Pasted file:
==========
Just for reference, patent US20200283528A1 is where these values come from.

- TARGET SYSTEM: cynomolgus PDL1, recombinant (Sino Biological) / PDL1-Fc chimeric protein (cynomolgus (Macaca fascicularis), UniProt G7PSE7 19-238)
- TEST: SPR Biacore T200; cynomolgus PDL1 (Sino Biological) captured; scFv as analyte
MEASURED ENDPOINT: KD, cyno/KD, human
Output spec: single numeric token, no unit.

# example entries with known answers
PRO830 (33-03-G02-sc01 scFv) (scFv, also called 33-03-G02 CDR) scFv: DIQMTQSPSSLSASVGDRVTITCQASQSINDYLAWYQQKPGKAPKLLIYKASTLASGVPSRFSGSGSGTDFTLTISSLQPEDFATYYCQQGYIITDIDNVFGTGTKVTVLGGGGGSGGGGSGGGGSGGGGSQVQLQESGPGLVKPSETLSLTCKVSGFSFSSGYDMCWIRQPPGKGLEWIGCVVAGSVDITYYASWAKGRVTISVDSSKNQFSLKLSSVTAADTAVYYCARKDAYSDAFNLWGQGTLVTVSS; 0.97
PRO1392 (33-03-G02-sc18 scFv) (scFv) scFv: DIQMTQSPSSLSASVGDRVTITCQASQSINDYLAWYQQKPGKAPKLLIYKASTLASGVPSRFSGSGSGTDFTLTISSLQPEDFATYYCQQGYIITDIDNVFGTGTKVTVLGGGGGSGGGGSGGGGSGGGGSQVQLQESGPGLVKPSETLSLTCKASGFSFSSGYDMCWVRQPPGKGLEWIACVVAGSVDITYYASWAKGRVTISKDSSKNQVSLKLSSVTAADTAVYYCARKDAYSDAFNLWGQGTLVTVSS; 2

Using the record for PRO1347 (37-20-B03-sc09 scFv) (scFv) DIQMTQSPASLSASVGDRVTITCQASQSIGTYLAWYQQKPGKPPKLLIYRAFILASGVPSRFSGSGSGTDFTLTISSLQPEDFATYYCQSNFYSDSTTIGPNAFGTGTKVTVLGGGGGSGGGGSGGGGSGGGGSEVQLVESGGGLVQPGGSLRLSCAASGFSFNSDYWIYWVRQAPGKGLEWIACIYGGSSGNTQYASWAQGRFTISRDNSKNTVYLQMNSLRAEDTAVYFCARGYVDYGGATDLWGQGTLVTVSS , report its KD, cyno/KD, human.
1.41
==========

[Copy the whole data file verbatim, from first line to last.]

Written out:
Just for reference, patent US20200283528A1 is where these values come from.

- TARGET SYSTEM: cynomolgus PDL1, recombinant (Sino Biological) / PDL1-Fc chimeric protein (cynomolgus (Macaca fascicularis), UniProt G7PSE7 19-238)
- TEST: SPR Biacore T200; cynomolgus PDL1 (Sino Biological) captured; scFv as analyte
MEASURED ENDPOINT: KD, cyno/KD, human
Output spec: single numeric token, no unit.

# example entries with known answers
PRO830 (33-03-G02-sc01 scFv) (scFv, also called 33-03-G02 CDR) scFv: DIQMTQSPSSLSASVGDRVTITCQASQSINDYLAWYQQKPGKAPKLLIYKASTLASGVPSRFSGSGSGTDFTLTISSLQPEDFATYYCQQGYIITDIDNVFGTGTKVTVLGGGGGSGGGGSGGGGSGGGGSQVQLQESGPGLVKPSETLSLTCKVSGFSFSSGYDMCWIRQPPGKGLEWIGCVVAGSVDITYYASWAKGRVTISVDSSKNQFSLKLSSVTAADTAVYYCARKDAYSDAFNLWGQGTLVTVSS; 0.97
PRO1392 (33-03-G02-sc18 scFv) (scFv) scFv: DIQMTQSPSSLSASVGDRVTITCQASQSINDYLAWYQQKPGKAPKLLIYKASTLASGVPSRFSGSGSGTDFTLTISSLQPEDFATYYCQQGYIITDIDNVFGTGTKVTVLGGGGGSGGGGSGGGGSGGGGSQVQLQESGPGLVKPSETLSLTCKASGFSFSSGYDMCWVRQPPGKGLEWIACVVAGSVDITYYASWAKGRVTISKDSSKNQVSLKLSSVTAADTAVYYCARKDAYSDAFNLWGQGTLVTVSS; 2

Using the record for PRO1347 (37-20-B03-sc09 scFv) (scFv) DIQMTQSPASLSASVGDRVTITCQASQSIGTYLAWYQQKPGKPPKLLIYRAFILASGVPSRFSGSGSGTDFTLTISSLQPEDFATYYCQSNFYSDSTTIGPNAFGTGTKVTVLGGGGGSGGGGSGGGGSGGGGSEVQLVESGGGLVQPGGSLRLSCAASGFSFNSDYWIYWVRQAPGKGLEWIACIYGGSSGNTQYASWAQGRFTISRDNSKNTVYLQMNSLRAEDTAVYFCARGYVDYGGATDLWGQGTLVTVSS , report its KD, cyno/KD, human.
1.41